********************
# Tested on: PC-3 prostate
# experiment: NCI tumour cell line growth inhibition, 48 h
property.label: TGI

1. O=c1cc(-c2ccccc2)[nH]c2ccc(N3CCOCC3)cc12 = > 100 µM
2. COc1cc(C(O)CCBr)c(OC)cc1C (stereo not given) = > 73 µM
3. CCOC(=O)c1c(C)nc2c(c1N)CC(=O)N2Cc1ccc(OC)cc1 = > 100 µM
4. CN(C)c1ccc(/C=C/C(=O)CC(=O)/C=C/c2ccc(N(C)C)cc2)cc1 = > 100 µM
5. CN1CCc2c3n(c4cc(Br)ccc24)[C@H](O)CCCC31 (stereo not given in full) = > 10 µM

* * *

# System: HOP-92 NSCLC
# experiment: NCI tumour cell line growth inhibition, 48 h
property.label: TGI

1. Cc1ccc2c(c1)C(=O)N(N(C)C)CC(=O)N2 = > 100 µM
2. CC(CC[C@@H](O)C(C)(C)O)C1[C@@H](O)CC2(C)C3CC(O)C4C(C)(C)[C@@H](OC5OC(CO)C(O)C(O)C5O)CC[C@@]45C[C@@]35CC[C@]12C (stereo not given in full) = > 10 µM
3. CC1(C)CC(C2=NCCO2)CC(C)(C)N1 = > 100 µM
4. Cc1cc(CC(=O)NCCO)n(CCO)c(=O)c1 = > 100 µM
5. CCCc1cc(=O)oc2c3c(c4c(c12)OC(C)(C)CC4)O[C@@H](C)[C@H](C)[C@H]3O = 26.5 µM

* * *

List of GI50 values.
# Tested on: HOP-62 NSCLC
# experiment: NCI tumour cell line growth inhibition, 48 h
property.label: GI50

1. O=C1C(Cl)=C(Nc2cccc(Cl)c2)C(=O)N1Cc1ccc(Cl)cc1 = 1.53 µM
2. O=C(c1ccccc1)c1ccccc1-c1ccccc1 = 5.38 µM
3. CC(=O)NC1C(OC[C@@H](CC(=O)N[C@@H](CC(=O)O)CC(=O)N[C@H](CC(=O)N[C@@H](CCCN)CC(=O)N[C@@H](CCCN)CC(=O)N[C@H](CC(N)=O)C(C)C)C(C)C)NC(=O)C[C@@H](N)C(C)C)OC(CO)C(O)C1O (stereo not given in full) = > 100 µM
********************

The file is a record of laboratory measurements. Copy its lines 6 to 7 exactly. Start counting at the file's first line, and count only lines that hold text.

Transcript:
3. CCOC(=O)c1c(C)nc2c(c1N)CC(=O)N2Cc1ccc(OC)cc1 = > 100 µM
4. CN(C)c1ccc(/C=C/C(=O)CC(=O)/C=C/c2ccc(N(C)C)cc2)cc1 = > 100 µM